Periodic variability in cetacean strandings: links to large-scale climate events

Evans, K., Thresher, R., Warneke, R., Bradshaw, C., Pook, M., Thiele, Deborah and Hindell, M. 2005, Periodic variability in cetacean strandings: links to large-scale climate events, Biology letters, vol. 1, no. 2, pp. 147-150.

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Title Periodic variability in cetacean strandings: links to large-scale climate events
Author(s) Evans, K.
Thresher, R.
Warneke, R.
Bradshaw, C.
Pook, M.
Thiele, Deborah
Hindell, M.
Journal name Biology letters
Volume number 1
Issue number 2
Start page 147
End page 150
Publisher Royal Society
Place of publication London, England
Publication date 2005-06
ISSN 1744-9561
Keyword(s) cetacean strandings
southeast Australia
meridional winds
zonal winds
sea-surface temperature
Summary Cetacean strandings elicit much community and scientific interest, but few quantitative analyses have successfully identified environmental correlates to these phenomena. Data spanning 1920–2002, involving a total of 639 stranding events and 39 taxa groups from southeast Australia, were found to demonstrate a clear 11–13- year periodicity in the number of events through time. These data positively correlated with the regional persistence of both zonal (westerly) and meridional (southerly) winds, reflecting general long-term and large-scale shifts in sea-level pressure gradients. Periods of persistent zonal and meridional winds result in colder and presumably nutrient-rich waters being driven closer to southern Australia, resulting in increased biological activity in the water column during the spring months. These observations suggest that large-scale climatic events provide a powerful distal influence on the propensity for whales to strand in this region. These patterns provide a powerful quantitative framework for testing hypotheses regarding environmental links to strandings and provide managers with a potential predictive tool to prepare for years of peak stranding activity.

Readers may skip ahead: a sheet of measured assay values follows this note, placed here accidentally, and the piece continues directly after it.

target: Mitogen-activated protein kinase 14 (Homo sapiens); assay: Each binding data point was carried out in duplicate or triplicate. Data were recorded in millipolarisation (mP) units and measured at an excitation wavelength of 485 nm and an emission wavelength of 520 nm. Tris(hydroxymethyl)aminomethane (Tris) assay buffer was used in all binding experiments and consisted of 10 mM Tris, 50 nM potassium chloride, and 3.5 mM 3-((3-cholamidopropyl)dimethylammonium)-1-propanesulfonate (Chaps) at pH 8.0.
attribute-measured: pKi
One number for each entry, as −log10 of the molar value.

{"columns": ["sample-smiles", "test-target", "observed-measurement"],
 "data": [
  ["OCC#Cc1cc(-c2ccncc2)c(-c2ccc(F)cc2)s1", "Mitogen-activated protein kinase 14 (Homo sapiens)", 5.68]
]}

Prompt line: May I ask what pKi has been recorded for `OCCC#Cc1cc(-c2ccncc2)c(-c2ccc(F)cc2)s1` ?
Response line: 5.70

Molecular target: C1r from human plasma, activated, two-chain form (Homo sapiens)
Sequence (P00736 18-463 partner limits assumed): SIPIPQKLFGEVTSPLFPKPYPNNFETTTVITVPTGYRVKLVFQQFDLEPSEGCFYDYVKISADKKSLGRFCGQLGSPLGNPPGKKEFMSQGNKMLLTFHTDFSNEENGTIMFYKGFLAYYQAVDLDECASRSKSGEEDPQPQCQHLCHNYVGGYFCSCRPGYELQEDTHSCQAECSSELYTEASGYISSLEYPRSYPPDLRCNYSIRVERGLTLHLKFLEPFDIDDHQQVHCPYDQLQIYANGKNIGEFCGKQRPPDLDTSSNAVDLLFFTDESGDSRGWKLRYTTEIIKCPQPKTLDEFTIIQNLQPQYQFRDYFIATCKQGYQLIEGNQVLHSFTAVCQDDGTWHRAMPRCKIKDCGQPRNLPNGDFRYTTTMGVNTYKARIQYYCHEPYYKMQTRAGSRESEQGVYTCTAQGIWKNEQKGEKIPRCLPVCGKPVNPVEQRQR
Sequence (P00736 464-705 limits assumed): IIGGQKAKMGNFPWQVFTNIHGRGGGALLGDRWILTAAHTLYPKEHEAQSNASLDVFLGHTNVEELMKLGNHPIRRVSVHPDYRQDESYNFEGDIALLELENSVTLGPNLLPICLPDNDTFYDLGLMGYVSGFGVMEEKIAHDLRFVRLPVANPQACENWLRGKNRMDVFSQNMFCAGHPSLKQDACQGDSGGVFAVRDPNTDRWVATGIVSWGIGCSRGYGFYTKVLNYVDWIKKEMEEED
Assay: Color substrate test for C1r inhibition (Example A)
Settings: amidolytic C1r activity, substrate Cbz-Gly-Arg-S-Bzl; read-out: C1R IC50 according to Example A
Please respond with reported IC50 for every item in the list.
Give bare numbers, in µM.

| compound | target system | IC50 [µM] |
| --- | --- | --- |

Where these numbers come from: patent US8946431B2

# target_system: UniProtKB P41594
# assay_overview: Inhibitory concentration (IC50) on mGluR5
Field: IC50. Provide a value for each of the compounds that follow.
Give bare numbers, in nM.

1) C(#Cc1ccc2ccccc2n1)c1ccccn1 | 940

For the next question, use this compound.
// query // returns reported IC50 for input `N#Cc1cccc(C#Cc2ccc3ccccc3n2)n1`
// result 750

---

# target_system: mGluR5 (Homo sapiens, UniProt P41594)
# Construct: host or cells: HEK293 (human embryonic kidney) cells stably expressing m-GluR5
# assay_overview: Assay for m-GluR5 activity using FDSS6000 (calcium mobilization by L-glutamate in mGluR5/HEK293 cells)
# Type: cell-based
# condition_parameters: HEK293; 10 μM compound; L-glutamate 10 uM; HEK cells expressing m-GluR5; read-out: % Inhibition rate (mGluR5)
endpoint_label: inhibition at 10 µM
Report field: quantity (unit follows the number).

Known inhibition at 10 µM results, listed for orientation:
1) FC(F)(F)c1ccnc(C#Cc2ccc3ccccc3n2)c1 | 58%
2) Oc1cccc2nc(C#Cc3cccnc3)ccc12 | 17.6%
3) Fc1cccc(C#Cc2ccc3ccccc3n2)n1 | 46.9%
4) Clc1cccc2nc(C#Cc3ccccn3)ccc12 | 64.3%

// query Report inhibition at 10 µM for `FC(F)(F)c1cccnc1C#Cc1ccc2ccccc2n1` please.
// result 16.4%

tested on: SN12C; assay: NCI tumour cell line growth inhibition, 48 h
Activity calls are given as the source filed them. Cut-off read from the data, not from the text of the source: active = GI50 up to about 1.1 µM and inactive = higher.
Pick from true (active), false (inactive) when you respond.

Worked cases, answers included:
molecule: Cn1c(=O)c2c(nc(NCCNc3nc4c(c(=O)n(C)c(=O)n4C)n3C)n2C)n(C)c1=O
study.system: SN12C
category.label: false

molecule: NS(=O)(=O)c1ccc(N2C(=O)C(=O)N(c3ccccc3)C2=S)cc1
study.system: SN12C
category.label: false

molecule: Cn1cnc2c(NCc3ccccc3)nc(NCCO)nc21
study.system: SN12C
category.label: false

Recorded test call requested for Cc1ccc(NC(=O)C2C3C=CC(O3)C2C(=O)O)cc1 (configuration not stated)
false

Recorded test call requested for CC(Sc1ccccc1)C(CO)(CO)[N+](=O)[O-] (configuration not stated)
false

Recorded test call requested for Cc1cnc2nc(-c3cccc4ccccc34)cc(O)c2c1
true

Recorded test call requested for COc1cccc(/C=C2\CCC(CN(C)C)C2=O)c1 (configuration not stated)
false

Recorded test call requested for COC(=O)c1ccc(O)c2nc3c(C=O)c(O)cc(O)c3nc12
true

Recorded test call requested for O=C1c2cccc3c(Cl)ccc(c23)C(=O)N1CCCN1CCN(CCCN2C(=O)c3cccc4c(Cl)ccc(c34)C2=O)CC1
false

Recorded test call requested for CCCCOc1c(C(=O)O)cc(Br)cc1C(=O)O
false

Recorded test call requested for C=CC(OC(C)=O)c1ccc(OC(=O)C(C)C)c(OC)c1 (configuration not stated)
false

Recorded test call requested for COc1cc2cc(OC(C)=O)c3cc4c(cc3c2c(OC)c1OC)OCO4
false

Language eng
Field of Research 060899 Zoology not elsewhere classified
HERDC Research category C1 Refereed article in a scholarly journal
Copyright notice ©2005, The Royal Society
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